I find there’s something cool and beautiful about the effect of sunrays and light on flowers. When I did a post recently on the naturalism of English gardens the petals of a pink rose looked translucent and delicate with the sunlight behind them. This is another version of the same pink rose with the light shining through the petals.
I remembered when I took masses of photos of a Magnolia tree earlier this Spring in the Hamptons that my favourite shot included the brightness of the sky in the background.
So last week I started experimenting with a vase of flowers. I set it on a windowsill in the bright sunlight. I then I took a series of pictures overexposing on purpose.
This week I met up with Charly from a PodcastDove.com, Annie from Manneskjur.com, and Victoria from SouthbourneGardens.com at RHS Garden Wisley with the aim of roaming around taking photos. And chasing all our kids as they dashed around the nutty Mummy photographers. (More about this in the next post!)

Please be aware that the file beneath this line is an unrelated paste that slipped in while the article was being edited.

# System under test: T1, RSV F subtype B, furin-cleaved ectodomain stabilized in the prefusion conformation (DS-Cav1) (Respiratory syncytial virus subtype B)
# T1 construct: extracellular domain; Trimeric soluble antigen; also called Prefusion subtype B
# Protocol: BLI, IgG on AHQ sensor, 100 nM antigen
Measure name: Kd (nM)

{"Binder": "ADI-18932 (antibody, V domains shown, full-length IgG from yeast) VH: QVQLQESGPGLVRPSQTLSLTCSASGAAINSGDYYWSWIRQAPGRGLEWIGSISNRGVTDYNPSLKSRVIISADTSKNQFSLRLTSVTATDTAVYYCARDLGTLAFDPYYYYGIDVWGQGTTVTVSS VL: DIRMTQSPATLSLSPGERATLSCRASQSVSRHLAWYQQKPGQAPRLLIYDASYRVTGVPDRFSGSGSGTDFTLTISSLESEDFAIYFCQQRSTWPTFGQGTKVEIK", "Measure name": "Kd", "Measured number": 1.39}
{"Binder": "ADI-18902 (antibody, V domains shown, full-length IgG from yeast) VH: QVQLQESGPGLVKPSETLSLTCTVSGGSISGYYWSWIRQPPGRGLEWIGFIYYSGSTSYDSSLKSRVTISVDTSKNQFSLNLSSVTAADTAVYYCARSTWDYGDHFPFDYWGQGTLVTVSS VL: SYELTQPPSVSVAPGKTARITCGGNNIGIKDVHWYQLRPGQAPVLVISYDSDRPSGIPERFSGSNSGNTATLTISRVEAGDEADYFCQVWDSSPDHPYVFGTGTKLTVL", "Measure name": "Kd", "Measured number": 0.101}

Of course I had to get sunlight playing on a red sunflower.
And if they’re wondering what I was trying to photograph when I was lying on the ground on my back, still laden with three bags, it was this cluster of pink roses (below) with the light shining on them.
Sometimes a blue sky can create a vibrant setting for flowers. These roses were also at RHS Wisley.
But I like the simplicity and delicateness of roses when I use too much light as their prop. Overexposure is my friend as it obliterates all the background so I can just capture the flowers by themselves.
And in this last picture the two roses were actually in a vase on a table…outside in very bright midday sunlight!
I’m also linking up with Manneskjur’s How Does Your Garden Grow? and Podcast Dove’s Alphabet Photo Project. L is for light on flowers.